I’ve always been somewhat of a “busy bee.” Everyday is a happy work-day for me. Mostly writing—it has always been like that. Writing essays, poems, songs, letters, choreography notation, books, asana sequences, forewords and endorsements for people’s books and CDs, interviews, and of course technical stuff like manuals filled with endless procedures and policies. I’m always working on an essay or usually more like 2 or 3 at a time. Many of these essays end up as a Focus Of the Month (FOM) on the Jivamukti website where they are used by Jivamukti teachers as guidance to help structure their improvisational yoga classes. Often I write “teaching tips” to go along with these FOM, which hopefully provide more help, in the form of more “spell it out directives” as to how a teacher would be able to incorporate the idea(s) of the FOM essay into a classroom situation as well as background to the insights I had which led to the writing of the essay, as well as some additional reading suggestions and/or music selections that might work well. It’s too bad that after all these years; I’m not a better typist! Along with writing, of course, goes reading—I read lots of books, I love books—I probably should have ended up as a librarian. I actually did have a job as a librarian once—at the Theosophical Society, it was a small, esoteric library in Seattle Washington. I was in my twenties. It only lasted for a few months but I loved it.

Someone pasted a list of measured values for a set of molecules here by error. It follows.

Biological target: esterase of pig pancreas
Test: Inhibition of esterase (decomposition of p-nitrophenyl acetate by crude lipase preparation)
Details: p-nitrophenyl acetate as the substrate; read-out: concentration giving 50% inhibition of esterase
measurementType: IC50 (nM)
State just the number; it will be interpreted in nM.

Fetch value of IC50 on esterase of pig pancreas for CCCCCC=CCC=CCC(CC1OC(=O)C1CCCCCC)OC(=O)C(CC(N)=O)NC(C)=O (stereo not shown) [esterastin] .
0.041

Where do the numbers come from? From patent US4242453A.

What's next?

I really have no idea, but I hope that it will be more of the same—more opportunities to reflect, contemplate, insight and if I’m lucky—articulate and communicate.

For more on Sharon:


Sharon and Jivamukti on Facebook

Sharon's books and Sharanam CD on Amazon.com

images of Sharon via Guzman